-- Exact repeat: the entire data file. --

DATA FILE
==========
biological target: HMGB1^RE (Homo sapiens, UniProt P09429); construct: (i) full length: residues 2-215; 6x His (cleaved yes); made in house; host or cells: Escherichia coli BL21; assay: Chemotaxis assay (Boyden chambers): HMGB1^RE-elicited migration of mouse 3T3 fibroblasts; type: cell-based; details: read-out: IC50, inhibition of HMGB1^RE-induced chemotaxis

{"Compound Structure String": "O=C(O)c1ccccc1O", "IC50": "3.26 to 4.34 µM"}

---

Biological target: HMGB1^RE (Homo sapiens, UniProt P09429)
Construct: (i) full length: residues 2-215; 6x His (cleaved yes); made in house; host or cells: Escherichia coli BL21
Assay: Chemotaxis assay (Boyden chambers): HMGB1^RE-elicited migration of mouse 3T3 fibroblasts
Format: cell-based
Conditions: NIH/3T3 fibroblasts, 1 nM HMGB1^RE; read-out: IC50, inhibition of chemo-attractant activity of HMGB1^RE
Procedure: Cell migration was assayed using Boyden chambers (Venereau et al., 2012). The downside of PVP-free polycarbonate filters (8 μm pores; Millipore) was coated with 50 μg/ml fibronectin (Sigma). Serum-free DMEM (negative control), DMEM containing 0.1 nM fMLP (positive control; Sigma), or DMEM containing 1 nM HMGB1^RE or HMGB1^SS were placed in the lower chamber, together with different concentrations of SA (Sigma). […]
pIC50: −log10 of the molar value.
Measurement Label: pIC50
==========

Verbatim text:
biological target: HMGB1^RE (Homo sapiens, UniProt P09429); construct: (i) full length: residues 2-215; 6x His (cleaved yes); made in house; host or cells: Escherichia coli BL21; assay: Chemotaxis assay (Boyden chambers): HMGB1^RE-elicited migration of mouse 3T3 fibroblasts; type: cell-based; details: read-out: IC50, inhibition of HMGB1^RE-induced chemotaxis

{"Compound Structure String": "O=C(O)c1ccccc1O", "IC50": "3.26 to 4.34 µM"}

---

Biological target: HMGB1^RE (Homo sapiens, UniProt P09429)
Construct: (i) full length: residues 2-215; 6x His (cleaved yes); made in house; host or cells: Escherichia coli BL21
Assay: Chemotaxis assay (Boyden chambers): HMGB1^RE-elicited migration of mouse 3T3 fibroblasts
Format: cell-based
Conditions: NIH/3T3 fibroblasts, 1 nM HMGB1^RE; read-out: IC50, inhibition of chemo-attractant activity of HMGB1^RE
Procedure: Cell migration was assayed using Boyden chambers (Venereau et al., 2012). The downside of PVP-free polycarbonate filters (8 μm pores; Millipore) was coated with 50 μg/ml fibronectin (Sigma). Serum-free DMEM (negative control), DMEM containing 0.1 nM fMLP (positive control; Sigma), or DMEM containing 1 nM HMGB1^RE or HMGB1^SS were placed in the lower chamber, together with different concentrations of SA (Sigma). […]
pIC50: −log10 of the molar value.
Measurement Label: pIC50